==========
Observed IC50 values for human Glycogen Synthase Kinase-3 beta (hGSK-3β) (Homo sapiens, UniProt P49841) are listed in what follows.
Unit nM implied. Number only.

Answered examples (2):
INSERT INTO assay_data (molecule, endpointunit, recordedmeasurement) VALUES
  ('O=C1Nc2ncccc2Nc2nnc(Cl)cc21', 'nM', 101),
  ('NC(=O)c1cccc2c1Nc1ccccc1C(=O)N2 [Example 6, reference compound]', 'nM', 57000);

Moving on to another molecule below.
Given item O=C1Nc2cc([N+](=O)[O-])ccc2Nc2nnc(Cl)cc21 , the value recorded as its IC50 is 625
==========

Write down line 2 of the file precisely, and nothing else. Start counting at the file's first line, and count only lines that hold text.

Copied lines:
Unit nM implied. Number only.